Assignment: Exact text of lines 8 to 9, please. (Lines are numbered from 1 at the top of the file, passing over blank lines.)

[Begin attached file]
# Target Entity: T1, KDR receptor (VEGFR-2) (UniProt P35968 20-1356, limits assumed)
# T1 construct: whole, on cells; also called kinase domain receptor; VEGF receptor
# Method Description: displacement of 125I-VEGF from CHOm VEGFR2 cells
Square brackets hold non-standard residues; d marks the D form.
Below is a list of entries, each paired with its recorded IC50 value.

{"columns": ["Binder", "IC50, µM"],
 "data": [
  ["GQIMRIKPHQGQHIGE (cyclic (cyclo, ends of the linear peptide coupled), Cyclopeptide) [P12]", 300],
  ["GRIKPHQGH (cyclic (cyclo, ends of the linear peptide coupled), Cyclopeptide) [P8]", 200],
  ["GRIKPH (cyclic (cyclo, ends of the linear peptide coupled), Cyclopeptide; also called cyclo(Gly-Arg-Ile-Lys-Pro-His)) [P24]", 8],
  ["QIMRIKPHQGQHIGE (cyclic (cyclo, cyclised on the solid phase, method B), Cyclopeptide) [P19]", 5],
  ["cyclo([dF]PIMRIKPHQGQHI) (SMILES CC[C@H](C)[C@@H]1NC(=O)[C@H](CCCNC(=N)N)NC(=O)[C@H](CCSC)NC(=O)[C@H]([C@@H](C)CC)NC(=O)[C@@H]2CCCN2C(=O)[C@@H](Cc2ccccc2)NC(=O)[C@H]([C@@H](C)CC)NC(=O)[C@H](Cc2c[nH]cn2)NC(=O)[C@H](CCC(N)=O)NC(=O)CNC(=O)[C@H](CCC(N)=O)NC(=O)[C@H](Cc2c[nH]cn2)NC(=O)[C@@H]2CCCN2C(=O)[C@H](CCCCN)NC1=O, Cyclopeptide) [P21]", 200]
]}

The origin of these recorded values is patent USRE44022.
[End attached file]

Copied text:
  ["GQIMRIKPHQGQHIGE (cyclic (cyclo, ends of the linear peptide coupled), Cyclopeptide) [P12]", 300],
  ["GRIKPHQGH (cyclic (cyclo, ends of the linear peptide coupled), Cyclopeptide) [P8]", 200],